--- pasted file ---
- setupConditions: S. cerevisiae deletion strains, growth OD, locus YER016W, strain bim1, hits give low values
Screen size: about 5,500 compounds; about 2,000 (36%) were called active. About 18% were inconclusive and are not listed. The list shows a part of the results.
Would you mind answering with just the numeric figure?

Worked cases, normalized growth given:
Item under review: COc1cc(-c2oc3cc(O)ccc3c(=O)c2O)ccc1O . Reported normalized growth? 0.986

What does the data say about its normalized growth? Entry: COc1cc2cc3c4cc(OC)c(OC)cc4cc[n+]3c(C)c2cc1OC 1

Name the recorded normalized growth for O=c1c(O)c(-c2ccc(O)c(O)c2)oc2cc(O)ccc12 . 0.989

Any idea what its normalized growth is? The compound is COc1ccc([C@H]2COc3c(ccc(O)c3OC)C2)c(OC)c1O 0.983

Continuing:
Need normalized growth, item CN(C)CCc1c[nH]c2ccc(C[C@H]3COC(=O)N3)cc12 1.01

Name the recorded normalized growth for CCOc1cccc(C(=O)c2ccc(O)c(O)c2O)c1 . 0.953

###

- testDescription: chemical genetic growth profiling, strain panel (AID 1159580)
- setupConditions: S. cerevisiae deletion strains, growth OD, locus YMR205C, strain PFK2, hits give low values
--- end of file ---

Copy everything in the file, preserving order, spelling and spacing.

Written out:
- setupConditions: S. cerevisiae deletion strains, growth OD, locus YER016W, strain bim1, hits give low values
Screen size: about 5,500 compounds; about 2,000 (36%) were called active. About 18% were inconclusive and are not listed. The list shows a part of the results.
Would you mind answering with just the numeric figure?

Worked cases, normalized growth given:
Item under review: COc1cc(-c2oc3cc(O)ccc3c(=O)c2O)ccc1O . Reported normalized growth? 0.986

What does the data say about its normalized growth? Entry: COc1cc2cc3c4cc(OC)c(OC)cc4cc[n+]3c(C)c2cc1OC 1

Name the recorded normalized growth for O=c1c(O)c(-c2ccc(O)c(O)c2)oc2cc(O)ccc12 . 0.989

Any idea what its normalized growth is? The compound is COc1ccc([C@H]2COc3c(ccc(O)c3OC)C2)c(OC)c1O 0.983

Continuing:
Need normalized growth, item CN(C)CCc1c[nH]c2ccc(C[C@H]3COC(=O)N3)cc12 1.01

Name the recorded normalized growth for CCOc1cccc(C(=O)c2ccc(O)c(O)c2O)c1 . 0.953

###

- testDescription: chemical genetic growth profiling, strain panel (AID 1159580)
- setupConditions: S. cerevisiae deletion strains, growth OD, locus YMR205C, strain PFK2, hits give low values